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Artist creates stunning—but temporary—wildlife portraits with natural, foraged materials

Hannah Bullen-Ryner uses just nature and her hands to make creatures that are meant to blow away.

Hannah Bullen-Ryner's gorgeous creations aren't built to last.

Some people create art as a way of immortalizing a piece of themselves, to leave behind some creative evidence of their existence and communicate through their art long after they are gone. But what of those who create art that isn't meant to last?

Hannah Bullen-Ryner, a full-time mother to twins, walks to the woodlands and fields about 10 minutes from her flat in Hertfordshire, England, each day as a ritual. She sits immersed in nature, in all kinds of weather, and creates whatever creature decides to "visit" her out of whatever natural items she can forage.

She uses no tools—no scissors, clippers or glue. All she has are her hands and her camera to capture her creations before they are scattered by the wind or washed away by rain.

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A beautiful owl perched on a tree branch.

A series of break-ins in an upscale neighborhood in Oak Bay, British Columbia, are not what they seem. On two separate occasions, homeowners thought they were the victims of home invasions when, in fact, they were being visited by a mischievous owl.

The first “break-in” happened Nov. 10 when police received a 911 call from a homeowner in distress. "Sure enough we found the perpetrator perched on a very expensive leather couch in the living room," Oak Bay Police Constable Steven Twardy told CTV News.

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This article originally appeared on 07.06.21


Have you ever seen anyone put an avocado pit in water to grow an avocado tree? I've seen lots of people try, but only a few succeed. My mom has a tiny avocado tree growing in her living room that she managed to grow from the pit of a Hass avocado she ate. It's small but thriving, and I've often wondered if it will ever grow actual avocados.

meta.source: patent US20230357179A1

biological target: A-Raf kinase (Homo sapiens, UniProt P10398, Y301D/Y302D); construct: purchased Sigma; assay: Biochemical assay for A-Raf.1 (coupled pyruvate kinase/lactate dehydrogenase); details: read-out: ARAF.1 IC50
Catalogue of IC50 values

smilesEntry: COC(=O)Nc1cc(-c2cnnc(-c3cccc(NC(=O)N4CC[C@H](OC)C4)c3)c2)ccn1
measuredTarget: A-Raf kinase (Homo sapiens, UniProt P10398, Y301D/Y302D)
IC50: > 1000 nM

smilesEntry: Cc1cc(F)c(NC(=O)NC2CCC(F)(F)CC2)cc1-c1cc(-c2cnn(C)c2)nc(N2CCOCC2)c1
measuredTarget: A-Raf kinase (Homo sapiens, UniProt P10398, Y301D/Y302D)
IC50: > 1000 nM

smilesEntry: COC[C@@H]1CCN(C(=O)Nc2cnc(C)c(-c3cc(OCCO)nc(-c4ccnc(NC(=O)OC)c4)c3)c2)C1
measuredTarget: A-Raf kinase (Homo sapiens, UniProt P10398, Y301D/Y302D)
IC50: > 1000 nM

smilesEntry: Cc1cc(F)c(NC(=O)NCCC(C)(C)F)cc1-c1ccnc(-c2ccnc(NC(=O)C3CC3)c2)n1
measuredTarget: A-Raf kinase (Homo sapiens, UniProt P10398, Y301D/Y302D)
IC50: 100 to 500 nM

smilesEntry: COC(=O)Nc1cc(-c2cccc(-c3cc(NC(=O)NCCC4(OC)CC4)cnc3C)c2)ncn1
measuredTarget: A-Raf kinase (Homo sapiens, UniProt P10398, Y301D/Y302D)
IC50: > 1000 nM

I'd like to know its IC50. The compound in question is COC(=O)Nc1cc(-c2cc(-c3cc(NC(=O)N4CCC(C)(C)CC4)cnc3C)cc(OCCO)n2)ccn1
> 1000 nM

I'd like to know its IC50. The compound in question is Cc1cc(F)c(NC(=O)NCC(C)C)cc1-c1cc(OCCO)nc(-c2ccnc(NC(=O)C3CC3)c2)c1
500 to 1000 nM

As it turns out, it could—but they won't be Hass avocados.

Wait, huh?

In a wow-that's-an-interesting-factoid-I-never-knew-before video, an avocado tree grower explains in this YouTube video why a Hass avocado seed doesn't grow into a Hass avocado tree. Avocados, apparently, are not "true to seed" plants, meaning if you plant the seed, you'll end up with a different variety of the fruit the seed came from. Apples are the same—if you plant a Fuji apple seed, you will not get a Fuji apple tree. In fact, chances are really, really high that you'll get an avocado or an apple that tastes terrible if you try to grow it from a seed of an existing fruit.

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via Pixabay

A beautiful goldfish, with a great memory.

It’s long been a common belief that fish have the memory capacity of only a few seconds. People often make fun of people with bad short-term memory by saying they have the “memory of a goldfish.”

This belief about fish spread even further after being highlighted in Disney’s “Finding Nemo” films where Dory, played by Ellen DeGeneres, has a memory that lasts only about 10 seconds. However, a new study from Oxford University may have just proved that we got Dory all wrong.

To find out if goldfish have memories, the team at the University of Oxford trained nine goldfish to swim 2.3 feet and back to get a reward. Yes, goldfish are even smart enough to be trained. All these years they’ve been swimming in circles in small bowls when we could have been teaching them to do some fun behaviors.

The researchers marked off the tank in vertical stripes every ¾ inch.

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